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Our last stop brought us over to the Khan market, a more contemporary shopping area where we ate dinner at little Hollywood themed restaurant and then crawled home in the Delhi rush hour traffic. It was long day given our confused internal clocks and our adjustment to being is such a different place. We retired for the evening relatively early and as expected, I was awake at around 3:30 am this morning with my brain ready to start the day. I hate jet lag! We're hiring the car again today for more sight seeing and are being careful to organize a plan to accommodate tomorrow's celebration of India's Independence Day.

Posted by SteveJenn 21:44 Archived in India Tagged tourist_sites Comments (0)

Exploring Old Delhi

A memorable foray into chaos

Nearly a week has passed since we said our good-byes and departed for India and I can say in the most positive way possible that it feels like a month. We have seen and done so much in the short time since our arrival here that it is difficult to know where to begin. The last few days have been spent at the very comfortable Park Hotel near Connaught Circle in New Delhi while I attended sessions at the US-India Educational Foundation complex as part of my orientation. In addition to the seven of us who are part of the teacher exchange, there were about 30 Fulbright Student Scholars, mostly recent college grads who are fanning out across India conducting research in a variety of subjects and topics. I was not alone among the teachers in feeling a little bit old among such a youthful bunch but none of us were ready to trade places with any of them.

Because a few days have passed since we’ve had a chance to post, I’m not quite sure where to begin. In a few hours from now, we’ll be checking out of the hotel for the start of our four day journey to Agra to see the Taj Mahal and on to Jaipur before returning to New Delhi in order to catch our flight to Trivandrum. The program orientation program wrapped up yesterday at lunch so we used the afternoon to visit Old Delhi (as opposed to New Delhi, the British built capital where we have been spending most of our time). The primary focus for the trip was a visit to a mosque and to the Red Fort, but I can’t think of a more applicable application of the saying “it’s not the destination but he journey that counts”. Kuldeep, our very cool and reliable driver, let us off outside of the Old Delhi area and hooked us up with a couple of cycle rickshaw drivers to move us around. We got a few pictures with a snake-charmer and his cobras out before boarding of bicycle chariots and entered the fray. I had read about how busy and chaotic the streets of Delhi could be but I never could have imagined the crush of humanity and its vehicles that completely filled the streets and flowed ever so slowly in what appeared at first to be a chaotic frenzy.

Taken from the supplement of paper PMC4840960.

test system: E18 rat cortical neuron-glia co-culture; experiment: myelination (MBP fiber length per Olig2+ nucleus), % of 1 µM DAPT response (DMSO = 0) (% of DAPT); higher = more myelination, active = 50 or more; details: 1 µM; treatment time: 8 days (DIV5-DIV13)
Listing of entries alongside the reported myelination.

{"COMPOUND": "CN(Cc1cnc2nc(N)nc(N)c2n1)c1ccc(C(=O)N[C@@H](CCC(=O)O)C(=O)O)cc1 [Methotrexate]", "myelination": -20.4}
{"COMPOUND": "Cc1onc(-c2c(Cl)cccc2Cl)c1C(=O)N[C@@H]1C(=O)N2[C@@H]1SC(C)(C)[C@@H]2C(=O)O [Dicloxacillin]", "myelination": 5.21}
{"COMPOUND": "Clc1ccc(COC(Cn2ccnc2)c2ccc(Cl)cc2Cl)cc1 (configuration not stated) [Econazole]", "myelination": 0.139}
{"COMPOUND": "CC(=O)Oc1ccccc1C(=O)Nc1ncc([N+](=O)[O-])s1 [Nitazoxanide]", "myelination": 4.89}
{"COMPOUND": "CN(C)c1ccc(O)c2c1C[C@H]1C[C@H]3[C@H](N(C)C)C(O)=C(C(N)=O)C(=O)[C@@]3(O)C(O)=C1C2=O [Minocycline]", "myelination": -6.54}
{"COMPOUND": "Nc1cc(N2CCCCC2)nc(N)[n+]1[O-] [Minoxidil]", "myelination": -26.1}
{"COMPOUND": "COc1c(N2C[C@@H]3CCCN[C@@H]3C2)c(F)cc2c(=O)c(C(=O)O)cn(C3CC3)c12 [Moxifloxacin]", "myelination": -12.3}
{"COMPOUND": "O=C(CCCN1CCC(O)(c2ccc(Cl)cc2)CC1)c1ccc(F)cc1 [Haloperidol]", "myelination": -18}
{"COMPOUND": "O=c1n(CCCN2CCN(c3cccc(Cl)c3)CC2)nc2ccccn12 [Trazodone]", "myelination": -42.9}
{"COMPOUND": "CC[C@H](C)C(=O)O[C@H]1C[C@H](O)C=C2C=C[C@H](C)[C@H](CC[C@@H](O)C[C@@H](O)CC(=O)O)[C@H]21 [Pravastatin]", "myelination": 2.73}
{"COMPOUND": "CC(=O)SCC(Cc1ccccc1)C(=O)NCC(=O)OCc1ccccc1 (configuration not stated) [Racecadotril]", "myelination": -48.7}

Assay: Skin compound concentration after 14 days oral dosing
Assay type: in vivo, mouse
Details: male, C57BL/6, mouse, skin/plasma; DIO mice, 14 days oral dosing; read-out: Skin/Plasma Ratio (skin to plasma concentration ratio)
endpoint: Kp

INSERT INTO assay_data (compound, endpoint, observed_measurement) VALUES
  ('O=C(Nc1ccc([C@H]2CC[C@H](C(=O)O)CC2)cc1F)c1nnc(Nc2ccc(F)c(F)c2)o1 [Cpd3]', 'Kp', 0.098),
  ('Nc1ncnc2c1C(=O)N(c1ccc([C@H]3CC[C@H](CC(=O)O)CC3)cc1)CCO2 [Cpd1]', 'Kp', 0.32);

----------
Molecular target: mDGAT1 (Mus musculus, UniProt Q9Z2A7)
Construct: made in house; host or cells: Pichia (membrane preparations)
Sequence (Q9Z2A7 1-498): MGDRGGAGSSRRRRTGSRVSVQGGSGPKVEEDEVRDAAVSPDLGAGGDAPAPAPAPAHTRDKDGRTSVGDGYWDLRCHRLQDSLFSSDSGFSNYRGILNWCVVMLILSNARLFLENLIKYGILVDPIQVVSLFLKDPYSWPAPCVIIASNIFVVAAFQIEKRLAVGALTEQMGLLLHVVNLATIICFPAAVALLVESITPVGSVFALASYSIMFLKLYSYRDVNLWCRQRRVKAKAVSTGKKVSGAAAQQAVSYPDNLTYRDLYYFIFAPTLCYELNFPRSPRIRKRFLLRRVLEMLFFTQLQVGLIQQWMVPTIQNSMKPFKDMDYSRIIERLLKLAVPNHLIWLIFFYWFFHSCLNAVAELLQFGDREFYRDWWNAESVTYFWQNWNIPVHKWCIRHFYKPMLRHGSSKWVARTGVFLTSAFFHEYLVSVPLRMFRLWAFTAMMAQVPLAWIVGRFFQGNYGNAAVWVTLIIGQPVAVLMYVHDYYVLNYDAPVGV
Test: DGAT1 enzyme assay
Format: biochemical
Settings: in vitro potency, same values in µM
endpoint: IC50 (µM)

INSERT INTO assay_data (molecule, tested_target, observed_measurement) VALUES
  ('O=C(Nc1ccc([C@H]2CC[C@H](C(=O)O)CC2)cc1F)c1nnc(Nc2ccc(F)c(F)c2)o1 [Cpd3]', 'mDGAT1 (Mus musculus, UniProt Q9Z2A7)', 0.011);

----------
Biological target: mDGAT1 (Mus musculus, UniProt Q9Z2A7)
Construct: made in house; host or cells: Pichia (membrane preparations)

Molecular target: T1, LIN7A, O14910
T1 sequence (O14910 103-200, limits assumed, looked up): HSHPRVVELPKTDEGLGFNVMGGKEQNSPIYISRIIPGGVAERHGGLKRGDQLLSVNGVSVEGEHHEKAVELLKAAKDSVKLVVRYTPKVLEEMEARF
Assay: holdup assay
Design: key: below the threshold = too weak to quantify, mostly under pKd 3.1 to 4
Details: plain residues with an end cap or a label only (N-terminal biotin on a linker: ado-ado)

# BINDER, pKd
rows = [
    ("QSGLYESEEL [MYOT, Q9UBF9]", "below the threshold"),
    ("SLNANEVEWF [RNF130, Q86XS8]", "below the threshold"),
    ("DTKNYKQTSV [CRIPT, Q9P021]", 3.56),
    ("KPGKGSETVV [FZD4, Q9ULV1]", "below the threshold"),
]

Our drivers were pros and dodged and weaved with the best of them. Our first stop was the Jama Masjid mosque which required a walk through a busy market in our approach to the mosque complex. I confess to having some discomfort visiting as a tourist places being actively being used by people for religious ritual but aside from the casual stares that we receive everywhere we go, no one overtly seemed to mind.
Entering the Jama Masjid mosque

Entering the Jama Masjid mosque


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The solution for the underdressed

The solution for the underdressed


Muslims in prayer

Muslims in prayer


One of our bicycle rickshaw drivers - nice guy!

One of our bicycle rickshaw drivers - nice guy!


Dosing on the cool marble

Dosing on the cool marble


Cool dudes hanging at the mosque

Cool dudes hanging at the mosque

Our next stop was the Red Fort, a huge complex with a rich history that I’m not going to get into here. Compared to other places we had see in Delhi, I found it to be a bit underwhelming – the heat, humidity and a lack of water with us didn’t enhance the experience.
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Before returning to Kuldeep’s car, we overruled the girls’ protests and forged on ahead to the spice market where we encountered traffic that defies description. While a picture is worth a thousands words, nothing beats video - ride along with us during a relatively calm stretch of the road!

Scenes from Old Delhi

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Shopping for nuts and spices

Shopping for nuts and spices


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No trucks allowed

No trucks allowed


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Having had a taste of Old Delhi, we were ready to move on to Agra.

Posted by SteveJenn 09:24 Comments (0)